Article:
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06/13/2018    enjamin J. Wallner

Podiatrists Now Defined as Physicians in VA (Charles Lombardi, DPM, Joseph Borreggine, DPM)

RE: Podiatrists Now Defined as Physicians in VA
(Jeffrey Robbins, DPM)

I would like to address a few misconceptions that
have appeared in the discussion of the VA MISSION
Act over the past few days. Dr. Lombardi’s
conclusion that only ABFAS-certified podiatric
surgeons will receive an increase in pay as a
result of the passage of the VA MISSION Act is
fundamentally incorrect. Board certification is
just one of many factors in determining market
pay at the Veterans Health Administration. The
section of the handbook that he has quoted refers
to how the VA determines whether a physician or
surgeon is board certified—not how the physician
or surgeon is paid.

The bureaucratic machine that is the VA looks at
myriad sources to determine pay, including
Sullivan and Cotter, MGMA, Bureau of Labor
Statistics, among a whole host of other sources.
The podiatry section at the VA now faces the
formidable task of implementing this legislation
and determining, using local market value,
appropriate pay ranges for podiatrists at
individual VA clinics. While local factors and
individual training, experience, and
certifications will play a role in determining
those pay ranges, every podiatrist will be paid
under the physician pay band and given the same
opportunities for leadership and career
advancement as their MD and DO colleagues. Surely
Dr. Lombardi understands that not all MDs or DOs
are board certified and that the VA employs them
all under the same pay authority! What’s
important in this bill is that a DPM is now
included under the heading of physician as a
podiatric surgeon whether he or she performs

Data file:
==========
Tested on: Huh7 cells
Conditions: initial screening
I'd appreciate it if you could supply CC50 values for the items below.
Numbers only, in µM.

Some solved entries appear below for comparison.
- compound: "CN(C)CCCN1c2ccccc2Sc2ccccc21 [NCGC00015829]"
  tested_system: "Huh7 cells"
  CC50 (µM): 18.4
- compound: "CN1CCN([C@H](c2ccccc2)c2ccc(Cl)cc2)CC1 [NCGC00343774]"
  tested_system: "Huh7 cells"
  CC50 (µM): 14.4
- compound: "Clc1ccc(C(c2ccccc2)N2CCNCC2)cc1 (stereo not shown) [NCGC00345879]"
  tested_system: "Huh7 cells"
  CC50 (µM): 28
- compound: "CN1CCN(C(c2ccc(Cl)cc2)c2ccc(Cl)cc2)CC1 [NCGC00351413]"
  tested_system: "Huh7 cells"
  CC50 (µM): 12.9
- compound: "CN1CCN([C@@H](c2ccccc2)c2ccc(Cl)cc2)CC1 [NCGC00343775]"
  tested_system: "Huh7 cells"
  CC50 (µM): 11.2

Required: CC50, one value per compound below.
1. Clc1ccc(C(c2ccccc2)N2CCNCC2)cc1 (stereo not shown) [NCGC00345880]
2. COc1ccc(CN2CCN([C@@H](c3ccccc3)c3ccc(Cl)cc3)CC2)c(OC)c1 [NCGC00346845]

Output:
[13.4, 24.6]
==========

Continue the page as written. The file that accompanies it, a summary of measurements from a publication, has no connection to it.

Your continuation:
office-based procedures or procedures in the OR.

Dr. Borreggine also has made an incorrect
assumption. The section “Inclusion as Physicians”
appears immediately following the title of the
bill. Podiatrists are now identified under VA
statute as “podiatric surgeons” and listed within
the same physician authority as MDs and DOs. We
also have the same opportunities for advancement,
and we are included in the same pay tables. How’s
that for parity! Dr. Borreggine asks if we worked
with the dentists. The simple answer is no. We
worked with the orthopedic surgeons—our peers—to
pass this bill.

When engaging in advocacy efforts, it’s important
to understand the drivers in Washington, DC, and
right now, all eyes are on costs. I bring this up
because to change the definition of “physician”
under Medicaid for podiatrists will cost,
according to the Congressional Budget Office’s
most recent score of our HELLPP Act, more than
three-quarters of a billion dollars over 10
years. That’s just for podiatrists, and there are
only 18,000 of us in the US. Add the optometrists
and estimate how much the bill’s costs would
balloon if we included them in our efforts. If
members of Congress are hesitant to pass our bill
because of its costs, what do you think they
would say if we partnered with optometrists?

APMA is incredibly proud of this victory for
every podiatrist employed at the VA. This win was
the first piece of a larger strategy for parity
at the federal level, and I thank everyone who
contributed to it, whether through APMAPAC
contributions, meetings with legislators, or use
of our eAdvocacy site. I would encourage every
podiatrist to help advance our momentum by
continuing to play an active role in advocating
for your profession.

Benjamin J. Wallner
APMA Director, Legislative Advocacy and APMAPAC

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